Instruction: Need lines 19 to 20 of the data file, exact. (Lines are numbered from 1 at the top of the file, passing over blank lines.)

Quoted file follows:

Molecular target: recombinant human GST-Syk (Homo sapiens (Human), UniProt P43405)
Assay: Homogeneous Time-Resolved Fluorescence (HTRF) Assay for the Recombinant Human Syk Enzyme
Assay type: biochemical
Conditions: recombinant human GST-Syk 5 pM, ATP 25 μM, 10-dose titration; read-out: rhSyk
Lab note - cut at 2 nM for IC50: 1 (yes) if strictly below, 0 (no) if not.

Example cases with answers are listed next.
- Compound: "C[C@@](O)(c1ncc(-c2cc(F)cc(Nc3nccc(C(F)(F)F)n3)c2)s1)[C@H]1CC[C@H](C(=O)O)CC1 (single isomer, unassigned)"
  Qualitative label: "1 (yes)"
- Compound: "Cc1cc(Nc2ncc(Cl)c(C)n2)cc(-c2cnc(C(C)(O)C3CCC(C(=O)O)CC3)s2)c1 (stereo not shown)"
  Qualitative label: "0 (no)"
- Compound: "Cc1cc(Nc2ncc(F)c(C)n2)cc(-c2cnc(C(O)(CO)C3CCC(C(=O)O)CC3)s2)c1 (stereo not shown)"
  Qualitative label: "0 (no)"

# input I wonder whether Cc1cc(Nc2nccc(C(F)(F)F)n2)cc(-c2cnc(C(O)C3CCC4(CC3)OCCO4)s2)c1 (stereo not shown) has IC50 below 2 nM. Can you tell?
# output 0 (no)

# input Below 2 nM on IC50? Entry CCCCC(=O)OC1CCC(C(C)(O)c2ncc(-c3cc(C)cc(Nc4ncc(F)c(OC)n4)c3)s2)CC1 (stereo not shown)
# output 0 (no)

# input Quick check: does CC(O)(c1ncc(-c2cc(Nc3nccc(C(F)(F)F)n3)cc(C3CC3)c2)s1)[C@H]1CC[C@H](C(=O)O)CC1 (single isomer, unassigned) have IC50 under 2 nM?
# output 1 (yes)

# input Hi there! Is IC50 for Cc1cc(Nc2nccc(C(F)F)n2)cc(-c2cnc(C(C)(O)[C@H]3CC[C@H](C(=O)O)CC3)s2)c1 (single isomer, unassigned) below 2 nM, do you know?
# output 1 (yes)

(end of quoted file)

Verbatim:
# input Hi there! Is IC50 for Cc1cc(Nc2nccc(C(F)F)n2)cc(-c2cnc(C(C)(O)[C@H]3CC[C@H](C(=O)O)CC3)s2)c1 (single isomer, unassigned) below 2 nM, do you know?
# output 1 (yes)